Keyword research is the foundation of every search engine optimization (SEO) program. Everything that you do within your SEO program will build upon the keywords you've selected to target. Yet, time and time again I see people not spending enough time choosing the right words to target on their site.
What exactly are the right words? When I do keyword research for a project there are three main factors I focus on:
- Volume – how much traffic this keyword will send my way each month
- Relevance – how likely the visitor is to convert
- Competition – is it possible for my site to rank within the top three results for this keyword
The factors I focus on the most are volume and relevance. To determine the volume I turn to three different keyword research tools. Why three? Well it's pretty difficult to get an accurate traffic estimation from any keyword tool, and by looking at multiple sources you'll be able to get the best idea of how much traffic you can expect from a keyword. The research tools I turn to are:
So now that we know where we'll get the traffic volume numbers from we need to figure out exactly which keywords we should be targeting. To start we'll want to look in the traditional areas:
- Keywords suggested by your site's content
- Keywords that are already sending you traffic in your analytics
- Keywords your competitors are targeting
- Related keywords recommended by the keyword research tools you're using
For most people keyword research stops there. They look at the basics and find a few high-volume keywords to target and move forward with their campaign. What I recommend you do, however, is take this one step further. The reason is that by only using the tactics listed above you still can't be certain you know what language your customers are using when searching for your product/service. You still haven't gotten in their minds. Something that I like to call, "keyword profiling."
The theory behind keyword profiling is that you need to research customer behavior in order to understand what they are looking for. What you might describe as a "S08SC4 microcontroller" your user describes as an "8-bit microcontroller." Why the disconnect? Because you are an expert in your industry and, in most cases, your customer is not. I like to refer to this as professional blindness.
To get over our professional blindness we need to focus on keyword profiling. In order to build an accurate profile I turn to the following research techniques:
Social Networking Sites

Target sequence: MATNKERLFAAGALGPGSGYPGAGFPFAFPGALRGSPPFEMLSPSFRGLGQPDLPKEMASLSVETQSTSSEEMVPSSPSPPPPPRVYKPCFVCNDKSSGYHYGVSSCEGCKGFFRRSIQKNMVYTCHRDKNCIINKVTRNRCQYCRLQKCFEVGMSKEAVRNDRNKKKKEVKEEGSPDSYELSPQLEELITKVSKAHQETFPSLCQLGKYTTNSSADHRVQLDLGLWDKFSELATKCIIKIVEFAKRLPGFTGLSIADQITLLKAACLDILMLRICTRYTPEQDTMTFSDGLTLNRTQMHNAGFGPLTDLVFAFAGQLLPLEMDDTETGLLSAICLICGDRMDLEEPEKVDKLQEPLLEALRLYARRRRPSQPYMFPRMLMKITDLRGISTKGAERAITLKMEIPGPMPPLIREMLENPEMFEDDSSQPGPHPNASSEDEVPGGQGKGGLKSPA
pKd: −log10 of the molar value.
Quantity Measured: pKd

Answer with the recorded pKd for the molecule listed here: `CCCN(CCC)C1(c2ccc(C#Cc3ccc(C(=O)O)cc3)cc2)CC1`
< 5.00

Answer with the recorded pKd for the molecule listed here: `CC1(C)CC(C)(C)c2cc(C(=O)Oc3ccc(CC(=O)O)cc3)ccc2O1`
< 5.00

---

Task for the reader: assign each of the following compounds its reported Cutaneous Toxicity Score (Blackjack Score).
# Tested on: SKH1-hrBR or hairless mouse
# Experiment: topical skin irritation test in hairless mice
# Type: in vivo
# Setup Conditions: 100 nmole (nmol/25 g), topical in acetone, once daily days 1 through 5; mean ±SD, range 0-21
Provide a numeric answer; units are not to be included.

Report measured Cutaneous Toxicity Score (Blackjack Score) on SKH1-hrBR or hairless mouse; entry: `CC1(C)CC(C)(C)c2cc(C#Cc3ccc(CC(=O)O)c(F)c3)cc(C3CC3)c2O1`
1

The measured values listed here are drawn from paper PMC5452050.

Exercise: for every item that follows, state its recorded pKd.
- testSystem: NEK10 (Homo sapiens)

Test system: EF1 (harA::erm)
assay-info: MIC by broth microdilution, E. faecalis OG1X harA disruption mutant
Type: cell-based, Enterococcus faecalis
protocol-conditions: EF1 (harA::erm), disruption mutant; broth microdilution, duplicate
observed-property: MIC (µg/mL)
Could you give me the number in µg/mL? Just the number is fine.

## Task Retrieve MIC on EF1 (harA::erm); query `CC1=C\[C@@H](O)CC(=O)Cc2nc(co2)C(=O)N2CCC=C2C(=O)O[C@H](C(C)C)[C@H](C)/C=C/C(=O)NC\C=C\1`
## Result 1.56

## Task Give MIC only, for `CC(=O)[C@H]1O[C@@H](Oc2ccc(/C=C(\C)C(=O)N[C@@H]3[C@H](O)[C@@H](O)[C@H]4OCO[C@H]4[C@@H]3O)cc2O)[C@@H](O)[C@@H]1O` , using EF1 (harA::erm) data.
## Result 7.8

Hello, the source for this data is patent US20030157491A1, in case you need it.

Analyzing tweets, LinkedIn Group message boards, Facebook fan pages and other social networking sites lets you directly dive into conversations being had by your potential customers. I like to identify key influencers in the industry and analyze their tweets to see how they describe the products/services/etc. to their fan base. Looking at replies and mentions of those users is another great way to dive into your customers' minds.
Internal Site Search
I never understand why so many people take the time to look at search engine keyword referrals, but completely skip over their internal site search data. The keywords your visitors search for within your site give you direct insight into the language they are using. Find ways to expand on the list they've given you using your keyword research tools.
Customer Services Representatives
Assuming you have a secretary or someone who interacts with your clients directly (perhaps sales people), you have another direct connection to the language your customers are speaking. Anyone who deals with customers receives the phone calls that say "I'm having a problem with [keyword]" or "I'd like to learn more on [keyword phrase]". The possibilities are endless! Put together a 10-15 questionnaire and pass it out to anyone that deals directly with customers. Phrase your questions in a way that requires them to describe what customers are talking about.
User Testing is more than just a useful conversion optimization tool. It can also help you build your keyword profile. When conducting a user test, take special note as to how the user is explaining your product/service. Ask them questions like, "how would you describe this product to a friend?"
Testing Your Keyword Profile
Now that you've built your keyword profile, it's time to see just how accurate it is. Instead of making assumptions and choosing which keywords you think are the right ones, test them with a pay per click (PPC) campaign and find out if you're right! The problem with SEO is that it can take a while before you really start to see results. By testing your keywords before you implement them you'll save a lot of time down the road (and money) because you'll know which keywords are leading to conversions and which ones aren't.
With PPC testing I don't just build landing pages. I actually send them to the page they would arrive on had they came to the site organically and see how they convert. What you may find is that a keyword you thought would work well on a page would actually perform better on a completely different one.
Bottom line: don't skimp on keyword research. Take the time to understand your customers, and if you do, you'll find much greater success in the long run.